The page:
The pH and ionic strength of the dispersion medium also need to be considered; pHs further away from the PI significantly increase the trypsin encapsulation rate. Similarly, a lower ionic strength decreases protein solubility and facilitates interactions between proteins and lipid bilayers, which makes phospholipids more susceptible to capturing drug proteins [32].
Peptides can interact non-covalently with non-ionic surfactants through hydrogen bonding; hydrophobic interactions form water-insoluble complexes called peptide-surfactant complexes (PSC). Since the formation of hydrophobic ion pairs (HIP) increases the lipophilicity of peptide and protein drugs, they can be solubilized in the lipophilic phase of lipid-based nanocarriers to improve the drug encapsulation rate [33,34].
In addition, temperature, high pressure, non-aqueous solvents, pH, ionic strength, and shear force during preparation affect protein stability [35]. Some different preparation methods can effectively avoid these adverse effects. Figure 1 shows the general liposome formation process.
Freeze–Thaw Cycling (FTC) performed to prepare liposomes and to encapsulate proteins occurs in two steps: Empty lipid vesicles are prepared by thin-film hydrophoresis. Then, liposome suspensions are mixed with protein solutions and subjected to freeze–thaw cycles in liquid nitrogen (−196 °C) and a water bath (65 °C). Protein-loaded liposomes form while the liposome membranes fragment in the liquid nitrogen and reform in the water bath. Finally, the liposomes are extruded with a liposome extruder. The encapsulation efficiency of uncoated liposomes has previously been found to be 69%; the particle size was 174.8 ± 0.9 nm with a PDI of 0.19 ± 0.01 [7].
The microfluidic hydrodynamic focusing (MHF) method was first proposed by Jahn et al. [11]. Typically, in small microfluidic channels with diameters of up to 500 μm, gradient diffusion and local dilution of the organic phase in the aqueous phase of the laminar flow allows phospholipids to self-assemble into liposomes. By adjusting the flow rate ratio between the aqueous and the organic phases, Zehua Liu et al. improved the encapsulation of rhIns (recombinant human insulin) to 91 ± 4% and stabilized the particle size at 144 ± 23 nm. However, the use of organic solvents can lead to the partial inactivation of proteins and the deep penetration of organic solvents into the lipid bilayer, which may alter the mechanical and physical properties of the membrane [11].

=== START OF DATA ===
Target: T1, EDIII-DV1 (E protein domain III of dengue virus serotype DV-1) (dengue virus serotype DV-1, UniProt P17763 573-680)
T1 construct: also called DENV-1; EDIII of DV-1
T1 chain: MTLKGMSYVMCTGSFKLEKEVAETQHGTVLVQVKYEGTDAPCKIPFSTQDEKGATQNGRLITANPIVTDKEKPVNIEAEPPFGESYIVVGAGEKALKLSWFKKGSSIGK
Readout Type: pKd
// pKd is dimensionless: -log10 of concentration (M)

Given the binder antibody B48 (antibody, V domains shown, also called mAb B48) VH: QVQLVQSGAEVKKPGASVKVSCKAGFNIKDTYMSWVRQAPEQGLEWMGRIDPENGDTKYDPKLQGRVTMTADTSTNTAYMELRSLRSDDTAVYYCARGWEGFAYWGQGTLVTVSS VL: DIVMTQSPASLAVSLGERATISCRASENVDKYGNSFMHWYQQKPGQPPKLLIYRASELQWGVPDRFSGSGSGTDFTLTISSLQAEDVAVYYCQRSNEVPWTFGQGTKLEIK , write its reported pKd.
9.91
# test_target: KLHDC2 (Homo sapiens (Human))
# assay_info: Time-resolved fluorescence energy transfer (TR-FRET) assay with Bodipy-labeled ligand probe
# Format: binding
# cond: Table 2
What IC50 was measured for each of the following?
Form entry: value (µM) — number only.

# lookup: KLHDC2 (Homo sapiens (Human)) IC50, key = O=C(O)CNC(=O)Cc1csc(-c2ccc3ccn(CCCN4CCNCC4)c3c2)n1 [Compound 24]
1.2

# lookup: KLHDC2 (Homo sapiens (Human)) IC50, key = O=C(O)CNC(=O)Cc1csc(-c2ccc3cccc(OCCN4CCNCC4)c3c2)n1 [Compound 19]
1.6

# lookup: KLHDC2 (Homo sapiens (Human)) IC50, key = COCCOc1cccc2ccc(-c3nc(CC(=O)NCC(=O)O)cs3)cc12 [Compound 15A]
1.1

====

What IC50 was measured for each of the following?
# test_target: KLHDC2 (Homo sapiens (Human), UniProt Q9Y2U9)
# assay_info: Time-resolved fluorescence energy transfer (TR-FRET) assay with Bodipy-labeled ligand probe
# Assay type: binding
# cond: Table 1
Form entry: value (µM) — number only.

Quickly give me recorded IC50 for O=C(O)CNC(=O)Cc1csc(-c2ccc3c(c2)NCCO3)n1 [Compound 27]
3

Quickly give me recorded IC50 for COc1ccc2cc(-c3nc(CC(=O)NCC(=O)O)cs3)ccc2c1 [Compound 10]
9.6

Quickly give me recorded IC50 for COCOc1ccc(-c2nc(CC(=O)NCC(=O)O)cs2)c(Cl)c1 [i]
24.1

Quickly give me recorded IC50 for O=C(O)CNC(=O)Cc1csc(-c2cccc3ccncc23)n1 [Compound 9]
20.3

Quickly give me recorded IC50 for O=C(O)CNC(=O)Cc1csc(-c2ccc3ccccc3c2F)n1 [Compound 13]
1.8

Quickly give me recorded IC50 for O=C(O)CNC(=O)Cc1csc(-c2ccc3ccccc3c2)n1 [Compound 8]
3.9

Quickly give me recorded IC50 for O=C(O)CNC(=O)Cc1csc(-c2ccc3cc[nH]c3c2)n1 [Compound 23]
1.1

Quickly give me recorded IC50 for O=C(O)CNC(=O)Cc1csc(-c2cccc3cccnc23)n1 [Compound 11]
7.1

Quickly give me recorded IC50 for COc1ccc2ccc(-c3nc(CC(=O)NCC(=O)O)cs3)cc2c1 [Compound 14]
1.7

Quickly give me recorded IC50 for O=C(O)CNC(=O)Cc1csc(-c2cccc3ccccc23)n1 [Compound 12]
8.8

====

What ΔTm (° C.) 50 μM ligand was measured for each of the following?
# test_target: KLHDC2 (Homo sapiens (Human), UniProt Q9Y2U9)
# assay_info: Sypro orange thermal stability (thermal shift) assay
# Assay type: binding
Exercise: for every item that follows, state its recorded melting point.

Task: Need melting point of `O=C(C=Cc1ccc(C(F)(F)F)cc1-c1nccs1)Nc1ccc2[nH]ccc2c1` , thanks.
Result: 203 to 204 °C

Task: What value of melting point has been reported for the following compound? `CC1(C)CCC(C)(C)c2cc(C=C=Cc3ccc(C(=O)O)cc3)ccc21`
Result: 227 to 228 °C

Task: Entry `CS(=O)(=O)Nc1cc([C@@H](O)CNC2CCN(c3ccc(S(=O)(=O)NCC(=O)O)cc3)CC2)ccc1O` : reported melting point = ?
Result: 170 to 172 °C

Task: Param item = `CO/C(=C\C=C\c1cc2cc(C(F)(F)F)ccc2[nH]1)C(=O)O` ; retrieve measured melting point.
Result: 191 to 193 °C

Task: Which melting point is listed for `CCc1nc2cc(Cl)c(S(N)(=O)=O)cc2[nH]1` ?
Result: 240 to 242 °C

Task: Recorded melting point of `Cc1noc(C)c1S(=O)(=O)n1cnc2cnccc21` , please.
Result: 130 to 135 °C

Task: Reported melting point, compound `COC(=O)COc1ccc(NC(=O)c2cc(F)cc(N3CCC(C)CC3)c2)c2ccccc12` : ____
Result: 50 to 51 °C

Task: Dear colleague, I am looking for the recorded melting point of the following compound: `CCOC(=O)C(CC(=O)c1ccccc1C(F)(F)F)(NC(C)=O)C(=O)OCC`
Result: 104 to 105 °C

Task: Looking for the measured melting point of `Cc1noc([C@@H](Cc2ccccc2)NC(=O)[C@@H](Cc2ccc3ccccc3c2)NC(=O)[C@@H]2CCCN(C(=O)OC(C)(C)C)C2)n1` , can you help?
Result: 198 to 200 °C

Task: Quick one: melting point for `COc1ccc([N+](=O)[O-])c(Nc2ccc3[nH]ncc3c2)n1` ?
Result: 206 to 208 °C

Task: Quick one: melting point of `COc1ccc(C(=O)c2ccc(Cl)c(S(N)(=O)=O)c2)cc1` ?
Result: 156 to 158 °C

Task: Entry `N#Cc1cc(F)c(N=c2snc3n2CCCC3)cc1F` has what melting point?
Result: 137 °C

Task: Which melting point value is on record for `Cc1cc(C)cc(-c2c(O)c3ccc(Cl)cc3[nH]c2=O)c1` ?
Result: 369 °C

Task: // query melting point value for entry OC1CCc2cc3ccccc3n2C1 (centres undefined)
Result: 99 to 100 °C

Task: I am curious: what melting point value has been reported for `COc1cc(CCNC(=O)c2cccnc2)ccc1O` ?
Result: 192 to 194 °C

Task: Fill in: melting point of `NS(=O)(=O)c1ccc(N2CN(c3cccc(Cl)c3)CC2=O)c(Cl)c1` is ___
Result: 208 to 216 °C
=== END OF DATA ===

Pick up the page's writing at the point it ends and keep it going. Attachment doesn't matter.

Supercritical carbon dioxide as a co-solvent assists in encapsulating bovine serum albumin successfully and maintains its biological activity; encapsulation rates range from 92% to 98%. The solution containing the bovine serum is sprayed into a carbon dioxide supercritical fluid with dissolved lipids. Due to the extremely low surface tension of the dispersion medium, a lipid layer forms rapidly around the atomized droplets. Subsequently, the water/CO2 emulsions are mixed with aqueous solution to form liposomes [8]. Figure 2 shows the process of supercritical fluid-assisted liposome formation. Supercritical carbon dioxide produces an antisolvent effect when mixed with organic solvents containing dissolved phospholipids and drugs and induces the formation of precursor liposomes; Gang Yang et al. successfully prepared bile salt-liposomes encapsulated with silymarin (SM) with an average particle size of 160.50 nm and obtained an encapsulation rate of 91.38% [9]. Liposomes for oral application have been successfully prepared using supercritical fluid; they also show excellent encapsulation of proteins. Therefore, supercritical fluid can be used as a reference process for the development of oral liposomes of polypeptide and protein drugs.
The encapsulation rate and particle size are important parameters in the selection of an appropriate preparation method, and it is also important to avoid the destruction of protein by organic solvents as much as possible. The above process has its own advantages for protein encapsulation; most of them have a high encapsulation rate and relatively stable particle size compared with traditional methods.